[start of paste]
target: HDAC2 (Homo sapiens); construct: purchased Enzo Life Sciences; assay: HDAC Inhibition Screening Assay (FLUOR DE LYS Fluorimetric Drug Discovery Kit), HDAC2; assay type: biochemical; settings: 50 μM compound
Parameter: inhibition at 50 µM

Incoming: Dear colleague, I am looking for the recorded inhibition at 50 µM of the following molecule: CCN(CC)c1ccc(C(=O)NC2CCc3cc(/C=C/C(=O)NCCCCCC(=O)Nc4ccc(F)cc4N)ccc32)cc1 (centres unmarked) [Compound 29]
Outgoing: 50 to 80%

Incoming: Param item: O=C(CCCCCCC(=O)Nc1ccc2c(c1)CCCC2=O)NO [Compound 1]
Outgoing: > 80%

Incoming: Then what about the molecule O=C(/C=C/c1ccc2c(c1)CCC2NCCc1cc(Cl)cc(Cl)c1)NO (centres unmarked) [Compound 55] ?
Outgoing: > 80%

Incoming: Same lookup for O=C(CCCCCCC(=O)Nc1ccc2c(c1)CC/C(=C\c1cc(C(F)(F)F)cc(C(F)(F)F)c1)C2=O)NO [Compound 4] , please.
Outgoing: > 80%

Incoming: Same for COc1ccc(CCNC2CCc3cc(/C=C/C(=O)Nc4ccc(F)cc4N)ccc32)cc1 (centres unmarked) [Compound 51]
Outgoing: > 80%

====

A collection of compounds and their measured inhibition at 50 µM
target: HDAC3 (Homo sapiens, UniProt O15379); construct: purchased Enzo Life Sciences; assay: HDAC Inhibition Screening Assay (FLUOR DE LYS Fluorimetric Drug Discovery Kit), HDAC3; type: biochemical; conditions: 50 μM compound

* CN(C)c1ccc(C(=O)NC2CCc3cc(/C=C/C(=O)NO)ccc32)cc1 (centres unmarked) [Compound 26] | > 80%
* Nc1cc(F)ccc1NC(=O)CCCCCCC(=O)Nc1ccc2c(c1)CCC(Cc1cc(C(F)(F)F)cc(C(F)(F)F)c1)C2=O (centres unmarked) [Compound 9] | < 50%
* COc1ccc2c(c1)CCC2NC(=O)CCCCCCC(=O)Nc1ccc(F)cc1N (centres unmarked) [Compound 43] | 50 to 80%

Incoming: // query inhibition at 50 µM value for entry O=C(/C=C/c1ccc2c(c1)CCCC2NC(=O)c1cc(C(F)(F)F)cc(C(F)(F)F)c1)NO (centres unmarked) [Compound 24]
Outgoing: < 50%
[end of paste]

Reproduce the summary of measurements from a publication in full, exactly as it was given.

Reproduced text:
target: HDAC2 (Homo sapiens); construct: purchased Enzo Life Sciences; assay: HDAC Inhibition Screening Assay (FLUOR DE LYS Fluorimetric Drug Discovery Kit), HDAC2; assay type: biochemical; settings: 50 μM compound
Parameter: inhibition at 50 µM

Incoming: Dear colleague, I am looking for the recorded inhibition at 50 µM of the following molecule: CCN(CC)c1ccc(C(=O)NC2CCc3cc(/C=C/C(=O)NCCCCCC(=O)Nc4ccc(F)cc4N)ccc32)cc1 (centres unmarked) [Compound 29]
Outgoing: 50 to 80%

Incoming: Param item: O=C(CCCCCCC(=O)Nc1ccc2c(c1)CCCC2=O)NO [Compound 1]
Outgoing: > 80%

Incoming: Then what about the molecule O=C(/C=C/c1ccc2c(c1)CCC2NCCc1cc(Cl)cc(Cl)c1)NO (centres unmarked) [Compound 55] ?
Outgoing: > 80%

Incoming: Same lookup for O=C(CCCCCCC(=O)Nc1ccc2c(c1)CC/C(=C\c1cc(C(F)(F)F)cc(C(F)(F)F)c1)C2=O)NO [Compound 4] , please.
Outgoing: > 80%

Incoming: Same for COc1ccc(CCNC2CCc3cc(/C=C/C(=O)Nc4ccc(F)cc4N)ccc32)cc1 (centres unmarked) [Compound 51]
Outgoing: > 80%

====

A collection of compounds and their measured inhibition at 50 µM
target: HDAC3 (Homo sapiens, UniProt O15379); construct: purchased Enzo Life Sciences; assay: HDAC Inhibition Screening Assay (FLUOR DE LYS Fluorimetric Drug Discovery Kit), HDAC3; type: biochemical; conditions: 50 μM compound

* CN(C)c1ccc(C(=O)NC2CCc3cc(/C=C/C(=O)NO)ccc32)cc1 (centres unmarked) [Compound 26] | > 80%
* Nc1cc(F)ccc1NC(=O)CCCCCCC(=O)Nc1ccc2c(c1)CCC(Cc1cc(C(F)(F)F)cc(C(F)(F)F)c1)C2=O (centres unmarked) [Compound 9] | < 50%
* COc1ccc2c(c1)CCC2NC(=O)CCCCCCC(=O)Nc1ccc(F)cc1N (centres unmarked) [Compound 43] | 50 to 80%

Incoming: // query inhibition at 50 µM value for entry O=C(/C=C/c1ccc2c(c1)CCCC2NC(=O)c1cc(C(F)(F)F)cc(C(F)(F)F)c1)NO (centres unmarked) [Compound 24]
Outgoing: < 50%